Karl’s Kritter: Pliciloricus shukeri

Posted by: Loren Coleman on August 24th, 2007

Congratulations to Karl Shuker!

Pliciloricus shukeri

Dr. Karl P. N. Shuker is a zoologist with a lifelong interest in cryptozoology and other animal-related anomalies. He studied zoology at the University of Leeds and obtained a Ph.D. in zoology and comparative physiology at the University of Birmingham. Due to the complications of a life that could have been hindered by a chronic form of diabetes, Shuker has continued on with his interest and passion for new animals through the written word and his documentary appearances in a dynamic fashion.

Fortean Times

Shuker has now been honored for his efforts with the naming of a new animal – or as the Fortean Times mentions in their dispatch, “Shuker’s Microscopic Namesake,” a very, very small one.

As FT notes: “The bestower of this rare honour is Prof. Reinhardt Møbjerg Kristensen – discoverer of the lorciferans, an entirely new phyla of microscopic multicellular animals – who has christened one of them Pliciloricus shukeri (pictured above top).”

The exact citation for Karl Shuker’s namesake, the bibliographical reference to the paper in which its description appears is as follows: Iben Heiner and Reinhardt Møbjerg Kristensen. 2005. “Two new species of the genus Pliciloricus (Loricifera, Pliciloricidae) from the Faroe Bank, North Atlantic.” Zoologischer Anzeiger, vol.243, no.3. pp121-138.

Outstanding! What an honor for Karl and cryptozoology to be recognized in this fashion.

Loren Coleman About Loren Coleman
Loren Coleman is one of the world’s leading cryptozoologists, some say “the” leading living cryptozoologist. Certainly, he is acknowledged as the current living American researcher and writer who has most popularized cryptozoology in the late 20th and early 21st centuries. Starting his fieldwork and investigations in 1960, after traveling and trekking extensively in pursuit of cryptozoological mysteries, Coleman began writing to share his experiences in 1969. An honorary member of Ivan T. Sanderson’s Society for the Investigation of the Unexplained in the 1970s, Coleman has been bestowed with similar honorary memberships of the North Idaho College Cryptozoology Club in 1983, and in subsequent years, that of the British Columbia Scientific Cryptozoology Club, CryptoSafari International, and other international organizations. He was also a Life Member and Benefactor of the International Society of Cryptozoology (now-defunct). Loren Coleman’s daily blog, as a member of the Cryptomundo Team, served as an ongoing avenue of communication for the ever-growing body of cryptozoo news from 2005 through 2013. He returned as an infrequent contributor beginning Halloween week of 2015. Coleman is the founder in 2003, and current director of the International Cryptozoology Museum in Portland, Maine.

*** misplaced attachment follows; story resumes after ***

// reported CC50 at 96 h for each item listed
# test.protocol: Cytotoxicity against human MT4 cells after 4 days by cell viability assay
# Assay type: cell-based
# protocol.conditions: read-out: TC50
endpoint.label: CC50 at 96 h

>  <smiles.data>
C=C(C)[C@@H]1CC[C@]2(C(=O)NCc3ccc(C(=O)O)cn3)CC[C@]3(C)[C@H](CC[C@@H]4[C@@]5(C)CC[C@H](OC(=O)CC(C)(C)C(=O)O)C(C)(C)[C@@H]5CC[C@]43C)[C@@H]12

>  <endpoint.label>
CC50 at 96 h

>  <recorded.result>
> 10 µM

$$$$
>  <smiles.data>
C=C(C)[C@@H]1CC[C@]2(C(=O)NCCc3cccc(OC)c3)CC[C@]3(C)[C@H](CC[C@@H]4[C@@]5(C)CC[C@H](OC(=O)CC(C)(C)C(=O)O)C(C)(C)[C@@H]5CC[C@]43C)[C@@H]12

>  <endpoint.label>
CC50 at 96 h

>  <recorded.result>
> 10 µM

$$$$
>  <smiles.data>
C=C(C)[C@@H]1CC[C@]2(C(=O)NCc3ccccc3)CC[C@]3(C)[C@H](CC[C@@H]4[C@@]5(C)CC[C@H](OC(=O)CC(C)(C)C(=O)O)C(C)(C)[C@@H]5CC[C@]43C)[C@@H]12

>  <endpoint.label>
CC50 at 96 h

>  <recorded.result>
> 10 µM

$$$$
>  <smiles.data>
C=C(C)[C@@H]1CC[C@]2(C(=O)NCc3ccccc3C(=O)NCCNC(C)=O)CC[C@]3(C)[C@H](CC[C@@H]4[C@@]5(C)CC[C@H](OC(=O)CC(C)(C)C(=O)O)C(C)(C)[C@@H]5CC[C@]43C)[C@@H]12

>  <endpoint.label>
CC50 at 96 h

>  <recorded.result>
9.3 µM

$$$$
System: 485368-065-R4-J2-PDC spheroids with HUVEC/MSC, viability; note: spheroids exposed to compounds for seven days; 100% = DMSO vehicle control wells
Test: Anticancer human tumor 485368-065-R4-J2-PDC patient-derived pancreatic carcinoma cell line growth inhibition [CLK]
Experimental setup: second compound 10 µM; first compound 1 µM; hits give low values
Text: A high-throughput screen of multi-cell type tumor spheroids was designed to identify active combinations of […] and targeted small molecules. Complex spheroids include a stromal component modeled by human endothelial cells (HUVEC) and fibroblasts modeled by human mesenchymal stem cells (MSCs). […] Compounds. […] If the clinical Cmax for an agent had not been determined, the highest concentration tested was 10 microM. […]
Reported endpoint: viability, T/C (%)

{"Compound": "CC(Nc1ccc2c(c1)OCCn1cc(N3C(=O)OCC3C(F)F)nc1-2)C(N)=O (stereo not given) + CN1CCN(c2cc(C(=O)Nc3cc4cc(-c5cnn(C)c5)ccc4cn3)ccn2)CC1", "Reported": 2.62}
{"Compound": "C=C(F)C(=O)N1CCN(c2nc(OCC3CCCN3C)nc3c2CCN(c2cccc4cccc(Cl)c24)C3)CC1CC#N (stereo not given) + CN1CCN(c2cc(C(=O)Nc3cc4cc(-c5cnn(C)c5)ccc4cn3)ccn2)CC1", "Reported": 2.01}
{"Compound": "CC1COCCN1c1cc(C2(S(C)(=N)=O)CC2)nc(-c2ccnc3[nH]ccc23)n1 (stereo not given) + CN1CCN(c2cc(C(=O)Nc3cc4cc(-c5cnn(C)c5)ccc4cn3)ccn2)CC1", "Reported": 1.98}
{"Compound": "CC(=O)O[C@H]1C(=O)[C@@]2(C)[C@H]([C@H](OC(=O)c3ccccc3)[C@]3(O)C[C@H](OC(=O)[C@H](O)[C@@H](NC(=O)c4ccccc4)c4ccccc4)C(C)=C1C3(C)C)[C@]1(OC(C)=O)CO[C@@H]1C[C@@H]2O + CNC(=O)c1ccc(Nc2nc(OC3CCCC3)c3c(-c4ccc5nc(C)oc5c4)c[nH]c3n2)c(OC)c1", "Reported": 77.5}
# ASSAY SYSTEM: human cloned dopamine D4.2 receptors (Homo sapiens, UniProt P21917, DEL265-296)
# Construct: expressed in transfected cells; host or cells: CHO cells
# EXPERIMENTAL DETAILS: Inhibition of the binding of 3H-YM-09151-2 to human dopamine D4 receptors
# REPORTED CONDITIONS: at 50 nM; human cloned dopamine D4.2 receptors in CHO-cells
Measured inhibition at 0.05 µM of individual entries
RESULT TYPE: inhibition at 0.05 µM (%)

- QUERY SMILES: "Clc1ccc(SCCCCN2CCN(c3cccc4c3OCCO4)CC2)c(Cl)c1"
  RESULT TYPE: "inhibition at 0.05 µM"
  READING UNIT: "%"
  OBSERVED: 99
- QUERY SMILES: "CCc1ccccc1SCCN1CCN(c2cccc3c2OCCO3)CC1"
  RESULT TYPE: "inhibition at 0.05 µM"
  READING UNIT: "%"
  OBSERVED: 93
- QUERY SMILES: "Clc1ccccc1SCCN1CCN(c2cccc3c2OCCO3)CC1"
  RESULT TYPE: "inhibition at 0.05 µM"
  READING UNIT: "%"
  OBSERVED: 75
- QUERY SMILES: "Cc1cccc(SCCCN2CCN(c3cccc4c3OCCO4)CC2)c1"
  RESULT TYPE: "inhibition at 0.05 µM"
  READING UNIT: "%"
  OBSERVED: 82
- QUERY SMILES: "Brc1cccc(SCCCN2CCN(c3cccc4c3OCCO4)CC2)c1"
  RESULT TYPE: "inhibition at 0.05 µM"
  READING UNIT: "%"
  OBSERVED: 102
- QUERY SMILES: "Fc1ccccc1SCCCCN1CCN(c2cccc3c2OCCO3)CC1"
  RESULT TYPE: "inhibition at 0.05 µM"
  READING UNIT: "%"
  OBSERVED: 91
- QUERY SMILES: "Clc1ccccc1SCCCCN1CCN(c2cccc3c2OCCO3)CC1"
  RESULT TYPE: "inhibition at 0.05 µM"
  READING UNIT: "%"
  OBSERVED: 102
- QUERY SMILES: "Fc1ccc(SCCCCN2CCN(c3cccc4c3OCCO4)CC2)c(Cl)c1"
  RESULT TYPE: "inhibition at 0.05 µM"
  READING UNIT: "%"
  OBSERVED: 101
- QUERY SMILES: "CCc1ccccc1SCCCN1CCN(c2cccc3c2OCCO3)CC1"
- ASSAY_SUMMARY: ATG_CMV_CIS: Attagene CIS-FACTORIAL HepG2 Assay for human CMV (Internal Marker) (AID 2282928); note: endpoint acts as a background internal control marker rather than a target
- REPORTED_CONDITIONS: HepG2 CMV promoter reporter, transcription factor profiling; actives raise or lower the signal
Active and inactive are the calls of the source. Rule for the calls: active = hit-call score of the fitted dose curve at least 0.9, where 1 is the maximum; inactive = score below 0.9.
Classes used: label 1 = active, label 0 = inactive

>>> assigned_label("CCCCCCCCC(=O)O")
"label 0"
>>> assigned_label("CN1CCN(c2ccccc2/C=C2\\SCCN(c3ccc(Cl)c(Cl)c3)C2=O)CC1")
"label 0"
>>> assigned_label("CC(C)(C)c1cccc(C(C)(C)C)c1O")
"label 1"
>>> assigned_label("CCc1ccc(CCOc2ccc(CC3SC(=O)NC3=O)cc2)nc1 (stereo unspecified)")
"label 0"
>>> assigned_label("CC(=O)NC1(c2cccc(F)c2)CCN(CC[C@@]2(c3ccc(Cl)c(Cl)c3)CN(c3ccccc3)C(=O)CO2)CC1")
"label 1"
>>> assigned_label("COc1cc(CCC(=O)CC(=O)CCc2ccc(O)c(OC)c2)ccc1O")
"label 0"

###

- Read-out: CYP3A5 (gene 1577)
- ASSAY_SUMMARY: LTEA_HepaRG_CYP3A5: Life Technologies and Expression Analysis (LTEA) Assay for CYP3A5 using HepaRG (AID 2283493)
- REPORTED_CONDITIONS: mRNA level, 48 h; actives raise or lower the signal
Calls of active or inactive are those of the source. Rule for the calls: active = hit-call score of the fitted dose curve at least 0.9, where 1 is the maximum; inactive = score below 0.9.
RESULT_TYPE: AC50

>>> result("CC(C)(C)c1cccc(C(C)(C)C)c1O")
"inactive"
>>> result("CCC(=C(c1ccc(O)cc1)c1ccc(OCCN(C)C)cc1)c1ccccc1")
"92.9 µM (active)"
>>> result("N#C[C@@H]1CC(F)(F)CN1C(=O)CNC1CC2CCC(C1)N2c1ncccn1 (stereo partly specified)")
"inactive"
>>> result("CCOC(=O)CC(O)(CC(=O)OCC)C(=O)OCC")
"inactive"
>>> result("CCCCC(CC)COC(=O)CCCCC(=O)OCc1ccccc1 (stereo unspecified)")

3 Responses to “Karl’s Kritter: Pliciloricus shukeri”

  1. dogu4 responds:

    Is this the parasite that lives exclusively on the nether-regions of some kind of lobster? For some reason it rings a bell.

  2. Bob Michaels responds:

    May the next Sea Monster be named in honor of Dr Karl Shuker, he is one of the Greats in the field of Cryptozoology.

  3. tpeter responds:

    Dear Loren,

    It is, of course, very gratifying both for the cryptozoologist in question and us Forteans and cryptozoologists in general to have the “mainstream” scientific community name a newly described animal species of an itself only recently known group after a cryptozoologist. Zoologist and cryptozoologist Karl Shuker certainly has every right to be proud of loriciferan _Pliciloricus shukeri_ named for him.

    However, this brings us to the question of just what is–or isn’t–a cryptid, and thus the proper subject matter of cryptozoology. Bernard Heuivelmans himself, as most of us know, defined cryptozoology as “The scientific study of hidden animals, i.e., of still unknown animal forms about which only testimonial and circumstantial evidence is available, or material evidence considered insufficient by some.” You yourself have defined it as “the study of hidden animals (whether large or small, to date not formally recognized by what is often termed Western science or formal zoology but supported in some way by testimony (in its broadest definition) from a human being.” You also cited the “general feeling” that an “important element” is “the input of local, native, explorer, and traveler traditions, sightings, tales, legends, and folklore of the as-yet unverified animals.” You added that it is “for this very reason” that “most, but not all, of the animals under pursuit are large ones”–e.g., Bigfoor, Yeti, Kaptar, Orang Pendek, “Nessie,” Sea Serpents, Mokele-Mbembe, Chupacabras, Mystery Pumas.

    These definitions, however, do not seem particularly applicable to Karl Shuker’s microscopic namesake, _Pliciloricus shukeri_, or any of its relatives in the phylum Loricifera. They are microscopically small animals living in sea-bottom habitats, which until their quite recent discovery and description by marine biologists were quite unknown to “testimony (in its widest definition from a human being.” There was never any “input of local, native, explorer, and traveler traditions, sightings, tales, legends, and folklore” about Loricifera, certainly no native legends or travelers’ takes about _Pliciloricus_! In this respect, the Loricifera are QUITE unlike Bigfoot, “Nessie,” or Mokele-Mbembe!

    –Cheers, T. Peter

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